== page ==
It is all too common to see Aboriginal and Torres Strait Islander people left out in the cold at Budget time.
Worse than that, this government has seen Indigenous Affairs as fair game for making cuts!
The 2014 Budget was a horror budget for First Peoples, with $535 million dollars slashed from the Indigenous Affairs Budget.
Aboriginal and Torres Strait Islander Legal Services were cut, Aboriginal Family Violence Prevention Legal Services were cut, Aboriginal Child Care agencies were cut, and the peak representative body - National Congress of Australia’s First Peoples was defunded. $165 million was cut from the Indigenous health budget alone.
We’ve been campaigning tirelessly since then, with the help of our supporters, to reverse those decisions, with some success - legal service and family violence prevention legal services have had the cuts reversed, and National Congress of Australia’s First Peoples has as well.
But not only was all of that money not reinvested back into Indigenous Affairs, government has last night failed to prioritise addressing Aboriginal and Torres Strait Islander disadvantage, and inject some urgency into working with and listening for First Peoples.
It’s little surprise that the Prime Minister stood up in Federal Parliament in February and declared that 5 of the 6 closing the gap targets were not on track.
Here’s what we called for to begin to revitalise efforts to address First Peoples disadvantage, and how the government fared:
FAIL: Restoring previous funding levels to the National Congress of Australia’s First Peoples as the national representative body for Aboriginal and Torres Strait Islander peoples
FAIL: Funding the establishment of peak Aboriginal and Torres Strait Islander housing and education organisations to provide a national voice for those issues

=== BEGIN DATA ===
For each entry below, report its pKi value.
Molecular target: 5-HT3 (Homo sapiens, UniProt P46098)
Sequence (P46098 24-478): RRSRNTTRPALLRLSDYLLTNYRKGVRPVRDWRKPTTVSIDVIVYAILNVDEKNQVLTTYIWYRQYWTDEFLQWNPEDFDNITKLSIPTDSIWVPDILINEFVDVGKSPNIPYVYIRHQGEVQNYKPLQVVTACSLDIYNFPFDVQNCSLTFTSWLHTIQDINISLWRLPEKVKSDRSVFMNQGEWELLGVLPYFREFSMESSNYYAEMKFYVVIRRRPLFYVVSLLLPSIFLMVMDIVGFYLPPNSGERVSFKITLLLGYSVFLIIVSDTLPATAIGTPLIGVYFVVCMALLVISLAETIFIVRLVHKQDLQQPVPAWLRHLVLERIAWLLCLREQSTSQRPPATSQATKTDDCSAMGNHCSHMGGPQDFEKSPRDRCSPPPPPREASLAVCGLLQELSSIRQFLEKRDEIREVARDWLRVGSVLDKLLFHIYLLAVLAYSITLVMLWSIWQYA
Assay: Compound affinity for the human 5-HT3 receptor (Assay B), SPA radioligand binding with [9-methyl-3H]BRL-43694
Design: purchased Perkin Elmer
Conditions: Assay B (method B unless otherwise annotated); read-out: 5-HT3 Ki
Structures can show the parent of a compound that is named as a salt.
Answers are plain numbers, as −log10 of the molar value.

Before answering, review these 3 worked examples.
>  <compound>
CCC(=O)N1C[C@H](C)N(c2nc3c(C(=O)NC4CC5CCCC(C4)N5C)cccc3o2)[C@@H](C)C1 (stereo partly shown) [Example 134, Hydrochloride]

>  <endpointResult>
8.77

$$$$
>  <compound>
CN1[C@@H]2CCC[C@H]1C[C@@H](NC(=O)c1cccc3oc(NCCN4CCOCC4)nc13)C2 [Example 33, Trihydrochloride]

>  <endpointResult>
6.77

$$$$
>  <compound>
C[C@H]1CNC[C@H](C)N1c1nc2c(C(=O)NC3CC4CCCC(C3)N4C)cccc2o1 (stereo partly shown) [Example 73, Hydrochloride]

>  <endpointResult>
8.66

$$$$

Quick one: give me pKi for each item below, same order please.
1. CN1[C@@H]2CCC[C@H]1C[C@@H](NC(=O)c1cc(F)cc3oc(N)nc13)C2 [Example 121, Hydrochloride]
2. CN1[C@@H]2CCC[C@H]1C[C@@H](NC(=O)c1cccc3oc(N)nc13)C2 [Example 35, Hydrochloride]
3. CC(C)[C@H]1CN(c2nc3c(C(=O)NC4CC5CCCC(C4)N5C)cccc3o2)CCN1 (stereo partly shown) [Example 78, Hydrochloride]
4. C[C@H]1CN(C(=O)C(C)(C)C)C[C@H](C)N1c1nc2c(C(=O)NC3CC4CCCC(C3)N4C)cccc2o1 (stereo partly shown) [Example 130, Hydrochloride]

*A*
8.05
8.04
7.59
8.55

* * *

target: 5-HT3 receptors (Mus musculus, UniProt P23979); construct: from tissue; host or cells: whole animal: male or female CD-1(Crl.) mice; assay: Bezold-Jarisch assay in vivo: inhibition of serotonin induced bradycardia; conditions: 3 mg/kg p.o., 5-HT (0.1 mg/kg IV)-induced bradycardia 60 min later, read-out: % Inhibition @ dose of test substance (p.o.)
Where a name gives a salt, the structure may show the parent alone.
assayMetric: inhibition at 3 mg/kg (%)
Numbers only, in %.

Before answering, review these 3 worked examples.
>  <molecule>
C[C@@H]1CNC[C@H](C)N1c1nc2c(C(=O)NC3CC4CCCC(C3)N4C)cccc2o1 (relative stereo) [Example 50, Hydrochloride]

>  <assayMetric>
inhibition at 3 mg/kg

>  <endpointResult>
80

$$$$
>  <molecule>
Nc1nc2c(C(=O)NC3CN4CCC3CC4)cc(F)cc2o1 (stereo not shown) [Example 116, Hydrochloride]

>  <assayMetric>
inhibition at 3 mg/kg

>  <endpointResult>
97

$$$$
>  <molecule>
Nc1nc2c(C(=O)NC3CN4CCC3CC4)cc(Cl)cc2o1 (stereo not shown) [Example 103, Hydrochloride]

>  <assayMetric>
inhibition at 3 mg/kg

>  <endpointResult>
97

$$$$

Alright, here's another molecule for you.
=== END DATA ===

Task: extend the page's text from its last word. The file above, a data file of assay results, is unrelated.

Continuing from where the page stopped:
FAIL: Provide sufficient funding for the Implementation Plan for the National Aboriginal and Torres Strait Islander Health Plan 2013-2023
FAIL: Fund the development of a long-term National Aboriginal and Torres Strait Islander Social and Cultural Determinants of Health Strategy
FAIL: Fund a national Inquiry into institutional racism in the health system
FAIL: Prioritise disability services for Aboriginal and Torres Strait Islander people, including through making disability a priority in the Indigenous Advancement Strategy and quarantining an equitable share entitlement of the NDIS according to need
FAIL: Ensure adequate funding for Aboriginal Family Violence PreventionLegal Services, including through allocating funding to ensure there is national coverage (regardless of geographic location) of FVPLS services commensurate with need within 3-5 years.
FAIL: Ensure funding for Aboriginal and Torres Strait Islander Legal Services (ATSILS) that is able to meet the level of need, including through implementing the Productivity Commission’s Recommendation from its Access to Justice Arrangements Inquiry Report to provide an additional $120 million of Commonwealth funding to the Legal Assistance sector.
FAIL: Fund reforms to address the over-representation of Aboriginal and Torres Strait Islander children in the child protection system
Further substantive reforms are encompassed in the historic Redfern Statement which government must work with Aboriginal and Torres Strait Islander people to implement.